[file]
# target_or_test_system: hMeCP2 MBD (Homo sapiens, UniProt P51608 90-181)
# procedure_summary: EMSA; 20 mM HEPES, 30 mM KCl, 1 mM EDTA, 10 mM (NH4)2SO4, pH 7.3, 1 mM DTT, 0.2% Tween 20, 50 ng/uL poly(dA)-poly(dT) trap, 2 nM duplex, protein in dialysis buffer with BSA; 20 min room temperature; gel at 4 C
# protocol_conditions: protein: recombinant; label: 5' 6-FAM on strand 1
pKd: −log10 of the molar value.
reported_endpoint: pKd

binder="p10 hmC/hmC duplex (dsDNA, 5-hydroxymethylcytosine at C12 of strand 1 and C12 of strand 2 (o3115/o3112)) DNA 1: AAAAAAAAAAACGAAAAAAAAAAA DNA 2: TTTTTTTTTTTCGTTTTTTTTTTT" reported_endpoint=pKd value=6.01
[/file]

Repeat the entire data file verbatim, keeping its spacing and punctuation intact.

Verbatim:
# target_or_test_system: hMeCP2 MBD (Homo sapiens, UniProt P51608 90-181)
# procedure_summary: EMSA; 20 mM HEPES, 30 mM KCl, 1 mM EDTA, 10 mM (NH4)2SO4, pH 7.3, 1 mM DTT, 0.2% Tween 20, 50 ng/uL poly(dA)-poly(dT) trap, 2 nM duplex, protein in dialysis buffer with BSA; 20 min room temperature; gel at 4 C
# protocol_conditions: protein: recombinant; label: 5' 6-FAM on strand 1
pKd: −log10 of the molar value.
reported_endpoint: pKd

binder="p10 hmC/hmC duplex (dsDNA, 5-hydroxymethylcytosine at C12 of strand 1 and C12 of strand 2 (o3115/o3112)) DNA 1: AAAAAAAAAAACGAAAAAAAAAAA DNA 2: TTTTTTTTTTTCGTTTTTTTTTTT" reported_endpoint=pKd value=6.01